September 27, 2022 — Each year, the U.S. recognizes Sept. 15 to Oct. 15 as National Hispanic Heritage Month, paying tribute to generations of Americans with Spanish or Latino ancestry and celebrating the cultural contributions of Hispanic Americans. The recognition is especially important in medical schools across the country, where Hispanic and Latino student enrollment has been increasing but students are still underrepresented.
According to data from the Association of American Medical Colleges, students of Hispanic, Latino or Spanish origin accounted for 12.7% of U.S. medical school matriculants in the 2021-22 school year — up from 12% the year prior and 10.7% in 2018-19. While not equivalent yet, the number is rising closer to the percentage of Hispanic and Latino Americans estimated in the country’s 2021 population: 18.9%, according to the U.S. Census Bureau.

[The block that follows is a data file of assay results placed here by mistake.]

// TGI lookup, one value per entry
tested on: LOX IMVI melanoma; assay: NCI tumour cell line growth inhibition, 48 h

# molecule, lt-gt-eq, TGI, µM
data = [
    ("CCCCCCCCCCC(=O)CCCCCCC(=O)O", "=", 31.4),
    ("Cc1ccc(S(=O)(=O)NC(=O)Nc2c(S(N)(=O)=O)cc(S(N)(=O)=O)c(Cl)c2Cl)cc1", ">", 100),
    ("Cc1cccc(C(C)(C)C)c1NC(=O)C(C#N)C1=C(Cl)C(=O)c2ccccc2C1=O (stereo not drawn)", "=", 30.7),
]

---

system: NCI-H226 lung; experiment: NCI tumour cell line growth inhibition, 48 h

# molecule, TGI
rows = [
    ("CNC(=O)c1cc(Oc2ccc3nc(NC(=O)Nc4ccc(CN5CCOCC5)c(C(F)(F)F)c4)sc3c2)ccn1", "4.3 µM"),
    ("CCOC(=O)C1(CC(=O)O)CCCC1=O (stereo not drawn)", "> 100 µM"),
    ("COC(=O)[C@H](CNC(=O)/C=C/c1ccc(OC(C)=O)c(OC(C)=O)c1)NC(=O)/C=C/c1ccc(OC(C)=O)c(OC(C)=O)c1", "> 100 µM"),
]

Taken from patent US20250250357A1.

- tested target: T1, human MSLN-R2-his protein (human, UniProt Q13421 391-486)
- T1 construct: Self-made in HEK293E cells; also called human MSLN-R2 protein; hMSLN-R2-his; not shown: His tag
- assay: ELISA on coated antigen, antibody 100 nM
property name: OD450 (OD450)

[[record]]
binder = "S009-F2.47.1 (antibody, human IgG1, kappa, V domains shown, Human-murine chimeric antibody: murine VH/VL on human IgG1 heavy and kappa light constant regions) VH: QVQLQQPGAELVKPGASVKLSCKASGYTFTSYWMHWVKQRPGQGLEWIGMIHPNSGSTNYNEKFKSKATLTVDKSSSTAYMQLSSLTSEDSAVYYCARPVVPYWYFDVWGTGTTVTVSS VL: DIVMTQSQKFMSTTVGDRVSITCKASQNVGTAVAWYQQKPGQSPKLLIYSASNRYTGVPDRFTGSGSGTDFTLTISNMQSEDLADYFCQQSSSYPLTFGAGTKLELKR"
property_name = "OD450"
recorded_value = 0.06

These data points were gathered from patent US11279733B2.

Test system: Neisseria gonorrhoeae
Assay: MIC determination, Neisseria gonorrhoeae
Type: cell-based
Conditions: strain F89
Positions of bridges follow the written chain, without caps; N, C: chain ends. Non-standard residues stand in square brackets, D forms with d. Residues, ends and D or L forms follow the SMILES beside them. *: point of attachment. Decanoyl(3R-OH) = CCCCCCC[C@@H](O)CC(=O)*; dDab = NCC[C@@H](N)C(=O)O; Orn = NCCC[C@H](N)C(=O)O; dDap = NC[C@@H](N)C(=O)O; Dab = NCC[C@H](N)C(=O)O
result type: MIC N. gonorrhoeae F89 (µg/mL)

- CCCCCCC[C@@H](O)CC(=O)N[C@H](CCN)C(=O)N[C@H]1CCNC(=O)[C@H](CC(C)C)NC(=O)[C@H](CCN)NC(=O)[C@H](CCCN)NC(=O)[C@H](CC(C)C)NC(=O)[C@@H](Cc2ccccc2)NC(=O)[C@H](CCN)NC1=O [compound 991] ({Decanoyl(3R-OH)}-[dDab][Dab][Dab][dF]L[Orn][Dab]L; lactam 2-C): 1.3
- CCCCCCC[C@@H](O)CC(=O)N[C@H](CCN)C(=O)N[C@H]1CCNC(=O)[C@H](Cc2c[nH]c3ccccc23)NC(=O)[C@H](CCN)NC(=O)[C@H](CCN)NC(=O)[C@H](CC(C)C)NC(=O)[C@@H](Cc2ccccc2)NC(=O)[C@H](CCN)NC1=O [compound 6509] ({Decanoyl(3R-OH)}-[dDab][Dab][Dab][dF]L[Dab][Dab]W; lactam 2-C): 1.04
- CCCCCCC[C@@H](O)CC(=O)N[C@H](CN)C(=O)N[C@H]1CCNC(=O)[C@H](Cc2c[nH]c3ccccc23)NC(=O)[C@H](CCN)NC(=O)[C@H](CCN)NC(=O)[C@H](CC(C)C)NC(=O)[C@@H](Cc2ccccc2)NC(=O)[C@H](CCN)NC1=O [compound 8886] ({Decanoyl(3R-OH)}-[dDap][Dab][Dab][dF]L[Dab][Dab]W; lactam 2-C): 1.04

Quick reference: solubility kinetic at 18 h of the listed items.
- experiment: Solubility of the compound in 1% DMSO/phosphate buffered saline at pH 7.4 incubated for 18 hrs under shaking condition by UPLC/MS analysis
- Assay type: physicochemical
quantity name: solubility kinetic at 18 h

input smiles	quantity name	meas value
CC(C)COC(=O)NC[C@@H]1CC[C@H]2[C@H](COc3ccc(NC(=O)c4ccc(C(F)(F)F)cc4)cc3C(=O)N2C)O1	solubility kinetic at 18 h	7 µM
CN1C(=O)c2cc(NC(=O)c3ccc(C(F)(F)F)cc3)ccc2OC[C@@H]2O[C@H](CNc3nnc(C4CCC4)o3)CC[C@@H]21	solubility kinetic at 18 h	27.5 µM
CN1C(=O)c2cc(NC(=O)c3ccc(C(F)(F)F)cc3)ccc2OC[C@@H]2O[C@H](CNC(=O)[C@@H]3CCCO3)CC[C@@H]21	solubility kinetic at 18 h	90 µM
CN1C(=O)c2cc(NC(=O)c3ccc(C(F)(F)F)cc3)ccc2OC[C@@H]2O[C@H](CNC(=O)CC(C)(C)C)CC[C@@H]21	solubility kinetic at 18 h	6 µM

In honoring our Hispanic students and their heritage, the University of Florida College of Medicine spoke with two first-year medical students about their cultural identities and experiences as Hispanic Americans in medical school so far. Hear from Daisy Valle, who was born and raised in San Pedro Sula, Honduras, and Henry Peraza, who grew up in Cuba, below.